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Biome Brochure (1)
Biome Brochure (2)
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Biome Brochure (2)
also known as the
, is a
Taiga is the world's largest terrestrial biome and covers: in
most of inland
as well as parts of the extreme northern
continental United States
; and in most of
, inland and northern
, much of
, and northern
is sometimes, particularly in Canada, used to refer to the more southerly part of the biome, while the term
is often used to describe the more barren areas of the northernmost part of the taiga approaching the
Taiga is the world's
land biome, and makes up 29% of the world's forest cover;
the largest areas are located in Russia and Canada. The taiga is the terrestrial biome with the lowest annual average temperatures after the
and permanent ice caps. However, extreme minimums in the taiga are typically lower than those of the tundra. The lowest reliably recorded temperatures in the
were recorded in the taiga of northeastern Russia. The taiga or boreal forest has a
with very large temperature range between seasons, but the long and cold winter is the dominant feature. This climate is classified as
Köppen climate classification
meaning that the short summer (24-hr average 10 °C or more) lasts 1–3 months and always less than 4 months. There are also some much smaller areas grading towards the oceanic
climate with milder winters, whilst the extreme south and (in Eurasia) west of the taiga reaches into
humid continental climates
) with longer summers. The mean annual temperature generally varies from -5 °C to 5 °C,
but there are taiga areas in eastern Siberia and interior Alaska-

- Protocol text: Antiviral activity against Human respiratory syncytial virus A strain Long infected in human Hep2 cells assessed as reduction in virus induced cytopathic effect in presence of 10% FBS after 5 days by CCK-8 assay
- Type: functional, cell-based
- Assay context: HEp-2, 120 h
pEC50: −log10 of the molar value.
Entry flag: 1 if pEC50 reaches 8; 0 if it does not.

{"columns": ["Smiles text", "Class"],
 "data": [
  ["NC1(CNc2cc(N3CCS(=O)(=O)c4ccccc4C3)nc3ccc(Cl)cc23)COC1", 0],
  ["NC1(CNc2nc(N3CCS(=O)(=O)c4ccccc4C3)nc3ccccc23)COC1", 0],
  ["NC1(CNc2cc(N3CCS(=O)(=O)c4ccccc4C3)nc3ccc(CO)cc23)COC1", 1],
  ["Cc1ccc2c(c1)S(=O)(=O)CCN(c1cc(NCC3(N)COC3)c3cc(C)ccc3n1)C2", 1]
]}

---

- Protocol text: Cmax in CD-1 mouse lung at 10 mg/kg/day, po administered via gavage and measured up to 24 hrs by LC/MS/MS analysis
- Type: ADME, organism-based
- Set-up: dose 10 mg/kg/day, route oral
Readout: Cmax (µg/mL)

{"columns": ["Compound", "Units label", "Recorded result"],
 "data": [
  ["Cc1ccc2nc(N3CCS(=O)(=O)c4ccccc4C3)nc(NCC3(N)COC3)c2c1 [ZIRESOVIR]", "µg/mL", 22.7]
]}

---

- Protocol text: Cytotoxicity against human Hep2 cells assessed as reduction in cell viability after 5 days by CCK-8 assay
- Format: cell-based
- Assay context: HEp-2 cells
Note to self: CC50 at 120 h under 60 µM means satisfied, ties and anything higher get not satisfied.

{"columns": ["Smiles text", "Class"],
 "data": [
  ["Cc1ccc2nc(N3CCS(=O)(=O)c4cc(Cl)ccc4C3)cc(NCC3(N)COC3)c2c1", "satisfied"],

where the mean annual reaches down to -10 °C.
According to some sources, the boreal forest grades into a temperate mixed forest when mean annual temperature reaches about 3 °C.
is found in areas with mean annual temperature below 0 °C, whilst in the
occurs and restricts growth to very shallow-rooted trees like
. The winters, with average temperatures below freezing, last five to seven months. Temperatures vary from −54 °C to 30 °C (-65 °F to 86 °F) throughout the whole year. The summers, while short, are generally warm and humid. In much of the taiga, -20 °C would be a typical winter day temperature and 18 °C an average summer day.
The taiga in the river valley near
, at 67°N, must deal with the coldest winter temperatures in the northern hemisphere, but the extreme continentality of the climate gives an average daily high of 22 °C in July.
, when the vegetation in the taiga comes alive, is usually slightly longer than the climatic definition of summer as the plants of the boreal biome have a lower threshold to trigger growth. In Canada, Scandinavia and Finland, the growing season is often estimated by using the period of the year when the 24-hr average temperature is 5 °C or more.
For the Taiga Plains in Canada, growing season varies from 80 to 150 days, and in the Taiga Shield from 100 to 140 days.
Some sources claim 130 days growing season as typical for the taiga.
Other sources mention that 50–100 frost-free days are characteristic.
Data for locations in southwest Yukon gives 80–120 frost-free days.
The closed canopy boreal forest in
Kenozyorsky National Park
, Russia, on average has 108 frost-free days.
The longest growing season is found in the smaller areas with oceanic influences; in coastal areas of Scandinavia and Finland, the growing season of the closed boreal forest can be 145–180 days.
The shortest growing season is found at the northern taiga–tundra
, where the northern taiga forest no longer can grow and the tundra dominates the landscape when the growing season is down to 50–70 days,
and the 24-hr average of the warmest month of the year usually is 10 °C or less.
mean that the
does not rise far above the horizon, and less